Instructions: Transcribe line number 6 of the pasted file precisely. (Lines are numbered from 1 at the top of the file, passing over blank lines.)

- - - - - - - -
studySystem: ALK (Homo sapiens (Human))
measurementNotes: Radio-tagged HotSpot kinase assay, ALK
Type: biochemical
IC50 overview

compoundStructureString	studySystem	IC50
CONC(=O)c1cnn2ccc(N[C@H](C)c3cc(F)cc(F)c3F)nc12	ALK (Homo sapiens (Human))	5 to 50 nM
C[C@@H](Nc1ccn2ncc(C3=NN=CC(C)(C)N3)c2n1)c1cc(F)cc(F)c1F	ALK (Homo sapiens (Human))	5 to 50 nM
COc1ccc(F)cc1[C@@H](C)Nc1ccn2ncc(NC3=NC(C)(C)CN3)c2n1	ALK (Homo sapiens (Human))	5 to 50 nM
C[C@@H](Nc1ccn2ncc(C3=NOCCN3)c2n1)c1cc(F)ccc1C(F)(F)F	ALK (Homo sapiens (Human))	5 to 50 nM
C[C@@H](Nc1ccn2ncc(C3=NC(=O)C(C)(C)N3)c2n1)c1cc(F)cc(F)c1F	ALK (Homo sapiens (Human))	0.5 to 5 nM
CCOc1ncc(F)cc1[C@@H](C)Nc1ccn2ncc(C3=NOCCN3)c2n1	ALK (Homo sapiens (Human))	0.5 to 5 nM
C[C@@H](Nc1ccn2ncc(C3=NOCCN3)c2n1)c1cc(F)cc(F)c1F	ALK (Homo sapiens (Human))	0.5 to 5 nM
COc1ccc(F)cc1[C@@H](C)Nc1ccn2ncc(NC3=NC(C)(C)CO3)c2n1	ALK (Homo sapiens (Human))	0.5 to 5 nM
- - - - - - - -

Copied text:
CONC(=O)c1cnn2ccc(N[C@H](C)c3cc(F)cc(F)c3F)nc12	ALK (Homo sapiens (Human))	5 to 50 nM